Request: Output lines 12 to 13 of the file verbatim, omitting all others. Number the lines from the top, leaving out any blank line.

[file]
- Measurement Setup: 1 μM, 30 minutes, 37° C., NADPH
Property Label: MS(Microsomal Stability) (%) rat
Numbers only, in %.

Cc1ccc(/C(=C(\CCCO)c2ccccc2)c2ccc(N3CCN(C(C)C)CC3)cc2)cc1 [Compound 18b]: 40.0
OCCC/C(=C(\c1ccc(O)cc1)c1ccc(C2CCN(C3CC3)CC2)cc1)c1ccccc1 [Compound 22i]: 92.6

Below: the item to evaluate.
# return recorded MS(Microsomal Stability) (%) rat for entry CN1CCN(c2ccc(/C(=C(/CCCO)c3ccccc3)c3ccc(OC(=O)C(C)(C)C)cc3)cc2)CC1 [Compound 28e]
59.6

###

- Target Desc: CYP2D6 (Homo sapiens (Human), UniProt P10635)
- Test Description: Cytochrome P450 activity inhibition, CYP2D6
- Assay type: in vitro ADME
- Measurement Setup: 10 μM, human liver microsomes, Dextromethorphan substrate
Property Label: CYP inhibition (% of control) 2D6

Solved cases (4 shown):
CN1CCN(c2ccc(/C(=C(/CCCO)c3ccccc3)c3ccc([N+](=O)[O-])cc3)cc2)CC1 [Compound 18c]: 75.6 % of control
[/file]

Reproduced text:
- Assay type: in vitro ADME
- Measurement Setup: 10 μM, human liver microsomes, Dextromethorphan substrate